Introduction to Amos

Study notes ▪ 2017
Tags: Amos; Israel
Related Resources: Outline of the Book of Amos


Amos, a personality mentioned only in the book that bears his name; a shepherd from Tekoa (in Judah) whom God appointed as a prophet to the northern kingdom of Israel


760-750 BC
  • Geisler pinpoints a date between 755-750 BC (231).
  • Merrill places Amos “between 767 and 753” (383).
  • Based on Amos’ reference to Uzziah (king of Judah) and Jeroboam II (king of Israel), Robertson and Armerding conclude that “we may safely take the years of their concurrent reign and put the ministry of Amos between 760 and 750” (115).
  • According to Harrison, “by comparing the concurrent reigns of Uzziah and Jeroboam II it is possible to date Amos between 760 B.C. and 750 B.C.” (626).

Kings Mentioned  

Judah: Uzziah (1:1)
Israel: Jeroboam II (1:1; 7:10)

Nation(s) Targeted

Primary: Israel (e.g., 1:1; 2:6ff.; 3:12, 14; 7:9-17)
  • Syria (1:3-5)
  • Philistia (1:6-8)
  • Phoenicia, represented by the city of Tyre (1:9-10)
  • Edom (1:11-12)
  • Ammon (1:13-15)
  • Moab (2:1-3)
  • Judah (2:4-5)

Representative Texts

2:6-8; 3:7-8; 5:6-7; 5:14-15; 5:21-24; 6:4-7; 7:8-12; 8:11-12; 9:14-15

Core Message

As the Lord of all nations, Yahweh will not overlook the sins of his own people. Israel has forsaken his covenant, engaging in idolatrous practices and abusing others through pursuit of material gain. Religious rituals are insufficient to deter God’s judgment; the only solution is to seek Yahweh and practice justice. Israel is not inclined to such repentance, and thus the nation will experience crisis: its king will die violently and its inhabitants will go into exile. Having turned their backs on the prophets’ appeals, they will experience the silence of heaven. Nevertheless, judgment will not be final, for in his mercy Yahweh will restore Israel to its land.

New Testament References[1]

  • 3:7-8 (Rev. 10:3, 7)
  • 5:25-27 (Acts 7:42-43)
  • 9:11-12 (Acts 15:16-17)


The oracles of judgment pronounced against the nations surrounding Israel are presented in geographic order, following a counterclockwise circular motion (Ryken, Wilhoit, and Longman 22).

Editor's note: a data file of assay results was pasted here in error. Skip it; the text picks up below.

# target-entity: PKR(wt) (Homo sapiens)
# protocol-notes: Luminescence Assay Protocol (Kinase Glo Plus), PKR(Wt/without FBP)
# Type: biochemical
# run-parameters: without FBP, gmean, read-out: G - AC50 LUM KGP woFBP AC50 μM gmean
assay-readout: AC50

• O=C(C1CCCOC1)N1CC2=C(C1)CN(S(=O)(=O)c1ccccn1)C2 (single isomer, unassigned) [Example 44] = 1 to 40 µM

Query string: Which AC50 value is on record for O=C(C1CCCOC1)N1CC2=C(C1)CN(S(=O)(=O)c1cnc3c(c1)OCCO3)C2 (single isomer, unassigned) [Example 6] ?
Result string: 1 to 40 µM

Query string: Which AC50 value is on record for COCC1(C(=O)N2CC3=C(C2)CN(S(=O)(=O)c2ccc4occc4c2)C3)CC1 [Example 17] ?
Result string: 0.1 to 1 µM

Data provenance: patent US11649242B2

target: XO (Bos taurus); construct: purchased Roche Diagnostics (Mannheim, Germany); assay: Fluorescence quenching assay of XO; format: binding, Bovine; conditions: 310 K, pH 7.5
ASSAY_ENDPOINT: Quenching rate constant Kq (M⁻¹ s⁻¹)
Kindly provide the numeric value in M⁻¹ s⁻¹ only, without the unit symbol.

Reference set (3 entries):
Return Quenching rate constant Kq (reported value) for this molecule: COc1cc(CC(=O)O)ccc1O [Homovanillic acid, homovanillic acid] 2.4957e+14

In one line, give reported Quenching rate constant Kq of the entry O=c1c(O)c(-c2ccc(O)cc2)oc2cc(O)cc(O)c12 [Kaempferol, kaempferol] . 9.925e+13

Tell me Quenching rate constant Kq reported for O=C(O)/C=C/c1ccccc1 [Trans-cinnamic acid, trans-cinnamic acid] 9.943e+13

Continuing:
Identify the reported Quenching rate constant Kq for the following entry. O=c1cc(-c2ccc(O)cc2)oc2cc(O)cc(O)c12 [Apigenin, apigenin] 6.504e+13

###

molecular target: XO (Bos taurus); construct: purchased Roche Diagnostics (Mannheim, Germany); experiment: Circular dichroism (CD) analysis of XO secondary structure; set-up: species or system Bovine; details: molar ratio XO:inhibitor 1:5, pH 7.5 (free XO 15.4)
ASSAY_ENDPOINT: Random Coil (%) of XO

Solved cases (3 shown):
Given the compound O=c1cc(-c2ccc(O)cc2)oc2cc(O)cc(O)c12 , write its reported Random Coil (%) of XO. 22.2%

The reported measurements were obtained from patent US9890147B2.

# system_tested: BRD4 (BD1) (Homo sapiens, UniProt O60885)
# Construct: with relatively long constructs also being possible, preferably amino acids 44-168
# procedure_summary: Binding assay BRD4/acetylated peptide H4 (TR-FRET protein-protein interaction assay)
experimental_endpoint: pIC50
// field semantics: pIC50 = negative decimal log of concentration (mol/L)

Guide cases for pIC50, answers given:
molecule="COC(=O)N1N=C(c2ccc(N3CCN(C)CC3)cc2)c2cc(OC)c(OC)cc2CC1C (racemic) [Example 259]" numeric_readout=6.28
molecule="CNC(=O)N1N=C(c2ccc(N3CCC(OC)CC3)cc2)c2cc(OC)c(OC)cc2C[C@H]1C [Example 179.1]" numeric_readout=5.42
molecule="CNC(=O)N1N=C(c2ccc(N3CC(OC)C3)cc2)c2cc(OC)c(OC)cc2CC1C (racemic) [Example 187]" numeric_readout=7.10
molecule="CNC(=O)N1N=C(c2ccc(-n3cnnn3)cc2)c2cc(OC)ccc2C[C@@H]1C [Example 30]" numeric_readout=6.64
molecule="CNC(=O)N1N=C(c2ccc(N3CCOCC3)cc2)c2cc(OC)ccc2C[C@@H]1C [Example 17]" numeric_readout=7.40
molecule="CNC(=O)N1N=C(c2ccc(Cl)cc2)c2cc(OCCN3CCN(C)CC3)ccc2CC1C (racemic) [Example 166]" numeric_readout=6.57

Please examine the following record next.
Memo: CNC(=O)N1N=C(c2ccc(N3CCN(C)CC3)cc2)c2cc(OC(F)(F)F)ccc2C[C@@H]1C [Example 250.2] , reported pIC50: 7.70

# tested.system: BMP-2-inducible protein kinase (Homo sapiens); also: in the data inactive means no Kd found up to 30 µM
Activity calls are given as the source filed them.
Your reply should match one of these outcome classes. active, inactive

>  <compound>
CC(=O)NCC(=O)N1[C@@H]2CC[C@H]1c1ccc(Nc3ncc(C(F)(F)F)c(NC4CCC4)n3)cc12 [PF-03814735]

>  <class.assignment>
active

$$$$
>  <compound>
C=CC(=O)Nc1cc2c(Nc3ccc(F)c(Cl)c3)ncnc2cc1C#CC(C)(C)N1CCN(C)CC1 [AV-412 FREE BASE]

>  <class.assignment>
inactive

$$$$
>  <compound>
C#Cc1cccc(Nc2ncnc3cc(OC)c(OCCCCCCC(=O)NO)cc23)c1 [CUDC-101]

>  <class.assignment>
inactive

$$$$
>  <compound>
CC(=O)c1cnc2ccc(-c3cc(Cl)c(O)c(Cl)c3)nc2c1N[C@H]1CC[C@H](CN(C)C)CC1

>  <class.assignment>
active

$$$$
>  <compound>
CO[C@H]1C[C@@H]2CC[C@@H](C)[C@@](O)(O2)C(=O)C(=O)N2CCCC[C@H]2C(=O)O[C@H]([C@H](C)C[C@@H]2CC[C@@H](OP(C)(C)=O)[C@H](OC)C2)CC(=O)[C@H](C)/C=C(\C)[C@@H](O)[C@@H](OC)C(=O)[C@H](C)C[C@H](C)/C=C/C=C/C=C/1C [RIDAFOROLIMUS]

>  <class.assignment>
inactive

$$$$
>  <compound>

The book of Amos exhibits rich literary features despite being authored by an agriculturist who lacked a prophetic background (21-23). Its overall style can be characterized as “informal satire” (22). The book is perhaps most distinctive due to the verbal cues that clearly delineate its structure. For example, the oracles of chapters 1-2 begin with the formula “Thus says the Lord: ‘For three transgressions ..., and for four’” (1:3; etc.), and the messages concerning Israel open with “Hear this word” (3:1; etc.).


Beale, G. K., and D. A. Carson, eds. Commentary on the New Testament Use of the Old Testament. Baker Academic, 2007.
Geisler, Norman L. A Popular Survey of the Old Testament. Baker Book House, 1977.
Harrison, R. K. “Amos.” Baker Commentary on the Bible, edited by Walter A. Elwell, Baker, 2000, pp. 625-37.
Merrill, Eugene H. Kingdom of Priests: A History of Old Testament Israel. Baker Books, 1996.
Robertson, James, and Carl Edward Armerding. “Amos.” The International Standard Bible Encyclopedia, edited by Geoffrey W. Bromiley, fully revised, vol. 1, Eerdmans, 1979, pp. 114-17.
Ryken, Leland, James C. Wilhoit, and Tremper Longman III. Dictionary of Biblical Imagery. InterVarsity, 1998.

[1] New Testament citations of texts from Amos were identified in part by consulting Beale and Carson’s Commentary on the New Testament Use of the Old Testament.

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Study notes (2 pages)  661k v. 1 Feb 4, 2017, 7:06 AM Greg Smith